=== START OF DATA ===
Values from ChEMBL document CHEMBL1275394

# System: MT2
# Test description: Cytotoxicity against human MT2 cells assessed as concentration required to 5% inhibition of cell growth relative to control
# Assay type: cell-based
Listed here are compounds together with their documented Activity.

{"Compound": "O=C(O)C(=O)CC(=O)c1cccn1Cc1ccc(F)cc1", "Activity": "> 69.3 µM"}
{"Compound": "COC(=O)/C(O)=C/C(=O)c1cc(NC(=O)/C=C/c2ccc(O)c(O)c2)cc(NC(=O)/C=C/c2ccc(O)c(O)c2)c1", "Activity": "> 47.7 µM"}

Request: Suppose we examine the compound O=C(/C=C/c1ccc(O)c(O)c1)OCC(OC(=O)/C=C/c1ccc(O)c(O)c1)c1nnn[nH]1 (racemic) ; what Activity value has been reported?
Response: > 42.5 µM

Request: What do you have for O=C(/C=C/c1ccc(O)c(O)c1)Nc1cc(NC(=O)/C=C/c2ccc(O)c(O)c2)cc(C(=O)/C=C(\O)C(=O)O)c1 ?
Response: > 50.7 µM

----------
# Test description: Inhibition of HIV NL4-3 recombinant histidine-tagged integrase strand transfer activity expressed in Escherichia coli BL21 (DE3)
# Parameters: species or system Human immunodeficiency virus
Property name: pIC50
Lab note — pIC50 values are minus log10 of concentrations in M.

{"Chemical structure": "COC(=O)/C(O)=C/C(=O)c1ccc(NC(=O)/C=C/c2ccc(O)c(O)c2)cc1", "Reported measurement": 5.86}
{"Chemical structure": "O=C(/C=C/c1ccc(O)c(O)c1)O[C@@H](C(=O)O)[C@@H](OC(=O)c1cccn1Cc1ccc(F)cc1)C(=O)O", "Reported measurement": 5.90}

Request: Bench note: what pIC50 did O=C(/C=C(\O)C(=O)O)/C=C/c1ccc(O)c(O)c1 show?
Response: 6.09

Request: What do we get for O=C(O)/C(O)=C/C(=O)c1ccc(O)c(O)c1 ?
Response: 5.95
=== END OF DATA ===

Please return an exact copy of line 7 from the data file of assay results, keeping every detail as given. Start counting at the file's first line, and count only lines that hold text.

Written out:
{"Compound": "COC(=O)/C(O)=C/C(=O)c1cc(NC(=O)/C=C/c2ccc(O)c(O)c2)cc(NC(=O)/C=C/c2ccc(O)c(O)c2)c1", "Activity": "> 47.7 µM"}